We asked David Treadwell, Microsoft's general manager of the .Net Platform Developer Division, to comment on key issues that arose while researching .Net's performance. Treadwell's answers were surprisingly frank and shed light on Microsoft's Longhor...
PC World Business
Under the project name Windows XP Reloaded, Microsoft is considering how to add functionality to Windows. The discussions could result in an interim release of Windows before Longhorn. Greg Sullivan, lead product manager for Windows XP, spoke with Ed...
To millions of people, Cary Sherman is about as popular as the New York Yankee baseball team in Boston. As president of the Recording Industry Association of America, Sherman has vigorously prosecuted online music pirates, as the archenemy of popular...
Eric Rudder, senior vice president of servers and tools at Microsoft, spoke with Computerworld recently about the direction for Longhorn, the code name for the next version of the Windows operating system.
If you think copying a DVD movie and downloading The Matrix from Kazaa is okay, Jack Valenti wants a word with you.
At BEA Systems Inc.'s annual eWorld conference last week, CEO Alfred Chuang spoke with Computerworld about the application server market space, his company's competition, recent trends toward Linux and the open-source software movement.
Computer hardware giant Intel is also one of the largest software developers in the world, employing more than 6,000 software professionals. In December, the company formed a new position -- that of Intel senior fellow -- at the top of its research ...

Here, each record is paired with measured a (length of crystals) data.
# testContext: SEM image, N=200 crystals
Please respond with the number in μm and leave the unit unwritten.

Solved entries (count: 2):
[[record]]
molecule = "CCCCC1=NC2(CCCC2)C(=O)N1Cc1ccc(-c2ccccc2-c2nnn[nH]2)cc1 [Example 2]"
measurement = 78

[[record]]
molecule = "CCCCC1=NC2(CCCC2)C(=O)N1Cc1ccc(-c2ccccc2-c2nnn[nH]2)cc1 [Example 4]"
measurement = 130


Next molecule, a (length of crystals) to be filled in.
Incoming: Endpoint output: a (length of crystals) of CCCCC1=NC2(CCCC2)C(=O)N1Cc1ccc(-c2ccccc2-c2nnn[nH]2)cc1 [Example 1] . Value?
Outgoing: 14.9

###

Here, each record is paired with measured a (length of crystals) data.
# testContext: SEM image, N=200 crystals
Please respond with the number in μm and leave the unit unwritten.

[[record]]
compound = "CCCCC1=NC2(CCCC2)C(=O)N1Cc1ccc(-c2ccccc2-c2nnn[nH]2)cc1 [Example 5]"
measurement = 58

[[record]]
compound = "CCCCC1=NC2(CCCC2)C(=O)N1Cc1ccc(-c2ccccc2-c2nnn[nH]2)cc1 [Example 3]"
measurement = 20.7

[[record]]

Sun Microsystems's top Java executive contends that the federal court's impending "must carry" decision will aid corporate developers by assuring Java's ubiquitous distribution. In this interview, Richard Green, Sun's vice president and general manag...
The "m-life" of a mobile, 21st-century, tech-savvy person may be a new buzzphrase, but Mark Eppley has been living mobile for years. Founder and chief executive of what was initially Traveling Software, he renamed the company LapLink Inc. after its l...
A resurgent Toshiba plans to put in place an ambitious mobile computing strategy based around wireless services that was outlined this week at TechXNY. In an interview, Oscar Koenders, Toshiba's vice president of Worldwide Product Planning, explains ...
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GGG Evaluation Team
First impression on unpacking the Q702 test unit was the solid feel and clean, minimalist styling.
For work use, Microsoft Word and Excel programs pre-installed on the device are adequate for preparing short documents.
The Fujitsu LifeBook UH574 allowed for great mobility without being obnoxiously heavy or clunky. Its twelve hours of battery life did not disappoint.
The screen was particularly good. It is bright and visible from most angles, however heat is an issue, particularly around the Windows button on the front, and on the back where the battery housing is located.
My first impression after unboxing the Q702 is that it is a nice looking unit. Styling is somewhat minimalist but very effective. The tablet part, once detached, has a nice weight, and no buttons or switches are located in awkward or intrusive positions.